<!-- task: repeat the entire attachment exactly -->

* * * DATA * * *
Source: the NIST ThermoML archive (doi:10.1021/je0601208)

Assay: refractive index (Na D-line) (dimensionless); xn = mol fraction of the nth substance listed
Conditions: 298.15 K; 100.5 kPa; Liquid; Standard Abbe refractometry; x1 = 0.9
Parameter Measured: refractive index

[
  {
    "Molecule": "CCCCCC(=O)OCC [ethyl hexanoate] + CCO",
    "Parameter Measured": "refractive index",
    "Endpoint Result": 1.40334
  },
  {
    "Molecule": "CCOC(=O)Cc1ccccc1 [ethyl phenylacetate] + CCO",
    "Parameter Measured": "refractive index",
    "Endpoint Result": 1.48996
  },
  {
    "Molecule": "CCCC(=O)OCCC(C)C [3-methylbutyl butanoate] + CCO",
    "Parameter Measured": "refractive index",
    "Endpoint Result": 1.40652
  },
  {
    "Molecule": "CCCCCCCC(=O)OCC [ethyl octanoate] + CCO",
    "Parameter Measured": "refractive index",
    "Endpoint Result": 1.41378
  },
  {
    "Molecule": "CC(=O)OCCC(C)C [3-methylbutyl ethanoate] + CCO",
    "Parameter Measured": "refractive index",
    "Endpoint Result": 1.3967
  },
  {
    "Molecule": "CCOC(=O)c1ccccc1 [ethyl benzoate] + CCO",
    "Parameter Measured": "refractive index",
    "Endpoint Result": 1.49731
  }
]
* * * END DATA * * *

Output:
Source: the NIST ThermoML archive (doi:10.1021/je0601208)

Assay: refractive index (Na D-line) (dimensionless); xn = mol fraction of the nth substance listed
Conditions: 298.15 K; 100.5 kPa; Liquid; Standard Abbe refractometry; x1 = 0.9
Parameter Measured: refractive index

[
  {
    "Molecule": "CCCCCC(=O)OCC [ethyl hexanoate] + CCO",
    "Parameter Measured": "refractive index",
    "Endpoint Result": 1.40334
  },
  {
    "Molecule": "CCOC(=O)Cc1ccccc1 [ethyl phenylacetate] + CCO",
    "Parameter Measured": "refractive index",
    "Endpoint Result": 1.48996
  },
  {
    "Molecule": "CCCC(=O)OCCC(C)C [3-methylbutyl butanoate] + CCO",
    "Parameter Measured": "refractive index",
    "Endpoint Result": 1.40652
  },
  {
    "Molecule": "CCCCCCCC(=O)OCC [ethyl octanoate] + CCO",
    "Parameter Measured": "refractive index",
    "Endpoint Result": 1.41378
  },
  {
    "Molecule": "CC(=O)OCCC(C)C [3-methylbutyl ethanoate] + CCO",
    "Parameter Measured": "refractive index",
    "Endpoint Result": 1.3967
  },
  {
    "Molecule": "CCOC(=O)c1ccccc1 [ethyl benzoate] + CCO",
    "Parameter Measured": "refractive index",
    "Endpoint Result": 1.49731
  }
]